The name Johan Heyns might have been forgotten by many South Africans but to the people of Vanderbijlpark and surrounding townships such as Bophelong, Boipatong and Tshirela, it is a name they mention every day. This is because the only clinic in town is named after him.
To those people the Johan Heyns Clinic has come to symbolise access to quality medical care to everybody irrespective of race, class, gender or religion.
This is a fitting tribute to an accomplished Afrikaans academic and theologian who was a dominant figure in persuading the Nederduitse Gereformeerde Kerk (NGK) to stop supporting apartheid, an ideology so entrenched that the church was often referred to as “the National Party at prayer”.
During those difficult times of violent repression of anti-apartheid protests, Heyns took a stance and, through his leadership, moved the NGK from embracing apartheid to supporting the establishment of a democratic and nonracial South Africa.
Like many other freedom fighters, Heyns paid the ultimate price for justice, freedom and democracy — he was assassinated by the forces of darkness who were bent on eliminating powerful anti-apartheid activists.
Heyns could not remain silent in the face of the wrongs committed by his church. He stood up to his fellow Christians, who found nothing wrong with their church supporting apartheid. He was not the only Christian leader in the NGK who fought against apartheid — there were many others.
I am reminded of a Student Christian Association gathering at the University of the Witwatersrand, which was addressed by Dr David Bosch, also an NGK academic and theologian who, in response to a question from one of the students about being in the NGK and yet fighting apartheid, quipped: “I am fighting in the NGK against the NGK but for the NGK.”
In the mid-1980s , many student activists at the university could not sleep when we got the news that black residents were being evicted from a block of flats in Hillbrow, Johannesburg. It was in the middle of a cold winter night when I saw women and children with their scanty possessions sitting and sleeping outside a block of flats. I approached a white man who was walking among these people. The man informed me that he was waiting for a response from the then supreme court after he made an application that would force the landlord to let the residents go back to their flats.
I said to him: “This is late at night: How do you expect a court to make a ruling in the middle of the night?” In spite of being visibly irritated, he politely gave me a brief lesson on urgent court interdicts in which a judge can be called on during unholy hours to make a court ruling.
The man was none other than Bishop Peter Storey, a fierce fighter for freedom and social justice.
In 1979, when Alexandra township was supposed to be demolished by the apartheid government, a Christian leader, the Reverend Sam Buti, took up the fight to save the community from being annihilated by the forces of apartheid.
I will never forget the sight of Bishop Desmond Tutu in the mid-1980s when he left the Wits campus after addressing students during chaotic anti-apartheid student protests. What surprised me was that, despite the heavy presence of the apartheid police, Tutu confidently walked out without bodyguards.
In 1985, when the apartheid government used all its might to crush resistance against apartheid rule by, inter alia, deploying soldiers in the townships and murdering political opponents, Christian leaders convened a conference titled “South Africa in a Crisis: Our Response as Children of God”. The main outcome of the conference was the Kairos Document.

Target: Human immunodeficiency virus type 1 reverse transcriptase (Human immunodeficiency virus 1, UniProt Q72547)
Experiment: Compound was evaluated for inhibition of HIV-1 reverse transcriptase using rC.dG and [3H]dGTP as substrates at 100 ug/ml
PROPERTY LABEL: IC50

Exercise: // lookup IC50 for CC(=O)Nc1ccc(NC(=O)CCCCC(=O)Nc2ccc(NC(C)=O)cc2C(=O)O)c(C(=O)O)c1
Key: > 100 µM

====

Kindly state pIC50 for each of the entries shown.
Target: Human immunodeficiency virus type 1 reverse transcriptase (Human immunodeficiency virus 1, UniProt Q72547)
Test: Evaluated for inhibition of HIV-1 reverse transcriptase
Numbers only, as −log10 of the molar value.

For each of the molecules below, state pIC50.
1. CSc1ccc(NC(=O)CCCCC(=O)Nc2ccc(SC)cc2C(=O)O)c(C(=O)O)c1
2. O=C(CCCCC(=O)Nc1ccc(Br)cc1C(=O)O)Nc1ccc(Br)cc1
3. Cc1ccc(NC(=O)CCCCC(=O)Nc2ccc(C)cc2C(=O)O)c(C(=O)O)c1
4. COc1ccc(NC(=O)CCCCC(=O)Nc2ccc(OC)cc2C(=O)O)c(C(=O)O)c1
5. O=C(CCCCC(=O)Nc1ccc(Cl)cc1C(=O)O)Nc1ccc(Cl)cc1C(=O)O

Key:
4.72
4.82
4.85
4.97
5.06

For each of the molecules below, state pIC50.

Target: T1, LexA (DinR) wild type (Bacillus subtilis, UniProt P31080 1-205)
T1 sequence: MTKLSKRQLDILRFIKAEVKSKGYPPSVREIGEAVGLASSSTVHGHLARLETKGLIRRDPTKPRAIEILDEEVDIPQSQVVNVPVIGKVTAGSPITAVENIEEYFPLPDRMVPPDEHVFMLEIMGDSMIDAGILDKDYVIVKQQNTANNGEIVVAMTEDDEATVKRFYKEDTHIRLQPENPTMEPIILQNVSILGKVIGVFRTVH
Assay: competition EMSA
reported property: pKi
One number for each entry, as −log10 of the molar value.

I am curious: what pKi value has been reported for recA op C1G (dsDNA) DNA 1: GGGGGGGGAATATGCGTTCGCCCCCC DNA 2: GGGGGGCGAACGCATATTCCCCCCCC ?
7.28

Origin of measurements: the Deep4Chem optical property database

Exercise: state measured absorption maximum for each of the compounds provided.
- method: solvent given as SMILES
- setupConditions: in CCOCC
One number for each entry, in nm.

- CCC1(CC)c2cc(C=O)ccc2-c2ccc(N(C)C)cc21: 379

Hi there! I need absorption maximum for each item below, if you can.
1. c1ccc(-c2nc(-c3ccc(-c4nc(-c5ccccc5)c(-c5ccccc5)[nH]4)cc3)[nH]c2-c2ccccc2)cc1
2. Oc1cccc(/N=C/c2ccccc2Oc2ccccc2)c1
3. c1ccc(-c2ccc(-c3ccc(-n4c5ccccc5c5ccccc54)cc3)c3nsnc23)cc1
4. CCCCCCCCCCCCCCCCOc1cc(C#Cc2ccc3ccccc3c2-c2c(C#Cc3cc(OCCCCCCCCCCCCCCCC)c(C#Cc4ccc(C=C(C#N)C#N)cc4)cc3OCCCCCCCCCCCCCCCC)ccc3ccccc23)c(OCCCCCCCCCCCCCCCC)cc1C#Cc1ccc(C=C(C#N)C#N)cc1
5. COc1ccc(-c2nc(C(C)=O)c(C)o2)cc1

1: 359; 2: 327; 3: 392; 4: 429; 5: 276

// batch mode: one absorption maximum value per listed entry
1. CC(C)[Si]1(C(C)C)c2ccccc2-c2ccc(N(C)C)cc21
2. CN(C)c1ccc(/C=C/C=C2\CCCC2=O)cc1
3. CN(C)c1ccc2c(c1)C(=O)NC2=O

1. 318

This document defined itself as a Christian, biblical and theological comment on the political crisis in South Africa in the mid-1980s. It positioned itself as an endeavour by concerned Christians to reflect on the political situation in our society.
It served as a critique of the then theological models that determined the types of activity the church engaged so as to try to resolve the problems of the country. It was an effort aimed at developing, out of a complicated political situation, an alternative biblical and theological model that would lead to forms of Christian action that would make a real difference to the future of our country.
The Christian church has, at different times in our contemporary history, responded to crises in a manner that was principled and spoke truth to power. I am of the view that one of the very serious crises that the church is faced with is the distortion of biblical teachings, which have resulted in Christian congregants being abused by pastors, prophets, evangelist and other authority figures in churches.
The past few years have brought to public attention shocking practices such as:
• Christian congregants being sprayed in the face with an insecticide or forced to drink petrol and other substances;
• Stage-managed miraculous healing in which healthy individuals sham illness and are then healed after being touched by pastors who claim to have healing powers; and
• Church members being forced to give to unscrupulous pastors the little cash they could use for mere subsistence with the promise that, as a demonstration of their faith, lots of cash would be coming their way and in some cases being promised that they would win the lottery.
As a Christian community confronted with our own “Kairos moment”, decisive action is called for from responsible, principled and authentic Christian leadership.
Our Christian community needs women and men of courage such as Heyns, Bosch, Buti, Tutu and Storey to take up the fight against heretical Christian teachings and practice and to stand up and face the forces of darkness to save our people from total annihilation by spiritual forces of darkness.
Dr Tutu Faleni is a Christian
and a Democratic Alliance member of the North West provincial legislature. These
are his own views